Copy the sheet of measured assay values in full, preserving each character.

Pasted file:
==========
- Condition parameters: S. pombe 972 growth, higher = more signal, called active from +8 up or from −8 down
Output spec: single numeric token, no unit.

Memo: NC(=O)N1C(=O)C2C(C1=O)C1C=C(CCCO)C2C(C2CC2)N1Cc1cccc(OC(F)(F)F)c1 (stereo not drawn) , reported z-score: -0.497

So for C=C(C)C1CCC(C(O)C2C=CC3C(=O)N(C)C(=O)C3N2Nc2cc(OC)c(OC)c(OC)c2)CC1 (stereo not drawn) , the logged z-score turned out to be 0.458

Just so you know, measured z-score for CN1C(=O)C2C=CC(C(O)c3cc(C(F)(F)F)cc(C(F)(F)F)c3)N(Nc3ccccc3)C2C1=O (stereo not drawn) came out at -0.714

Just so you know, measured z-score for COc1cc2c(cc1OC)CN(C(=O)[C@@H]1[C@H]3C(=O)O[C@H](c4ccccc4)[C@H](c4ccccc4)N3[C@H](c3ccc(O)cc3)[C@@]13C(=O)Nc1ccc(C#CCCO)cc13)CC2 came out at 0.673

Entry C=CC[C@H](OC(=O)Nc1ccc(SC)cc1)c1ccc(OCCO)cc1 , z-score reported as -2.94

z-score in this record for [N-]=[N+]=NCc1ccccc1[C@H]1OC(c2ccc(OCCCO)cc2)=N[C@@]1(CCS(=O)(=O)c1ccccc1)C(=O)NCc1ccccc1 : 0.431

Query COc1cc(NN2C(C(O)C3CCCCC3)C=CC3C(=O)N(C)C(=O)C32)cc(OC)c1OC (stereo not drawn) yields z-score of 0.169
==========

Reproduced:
- Condition parameters: S. pombe 972 growth, higher = more signal, called active from +8 up or from −8 down
Output spec: single numeric token, no unit.

Memo: NC(=O)N1C(=O)C2C(C1=O)C1C=C(CCCO)C2C(C2CC2)N1Cc1cccc(OC(F)(F)F)c1 (stereo not drawn) , reported z-score: -0.497

So for C=C(C)C1CCC(C(O)C2C=CC3C(=O)N(C)C(=O)C3N2Nc2cc(OC)c(OC)c(OC)c2)CC1 (stereo not drawn) , the logged z-score turned out to be 0.458

Just so you know, measured z-score for CN1C(=O)C2C=CC(C(O)c3cc(C(F)(F)F)cc(C(F)(F)F)c3)N(Nc3ccccc3)C2C1=O (stereo not drawn) came out at -0.714

Just so you know, measured z-score for COc1cc2c(cc1OC)CN(C(=O)[C@@H]1[C@H]3C(=O)O[C@H](c4ccccc4)[C@H](c4ccccc4)N3[C@H](c3ccc(O)cc3)[C@@]13C(=O)Nc1ccc(C#CCCO)cc13)CC2 came out at 0.673

Entry C=CC[C@H](OC(=O)Nc1ccc(SC)cc1)c1ccc(OCCO)cc1 , z-score reported as -2.94

z-score in this record for [N-]=[N+]=NCc1ccccc1[C@H]1OC(c2ccc(OCCCO)cc2)=N[C@@]1(CCS(=O)(=O)c1ccccc1)C(=O)NCc1ccccc1 : 0.431

Query COc1cc(NN2C(C(O)C3CCCCC3)C=CC3C(=O)N(C)C(=O)C32)cc(OC)c1OC (stereo not drawn) yields z-score of 0.169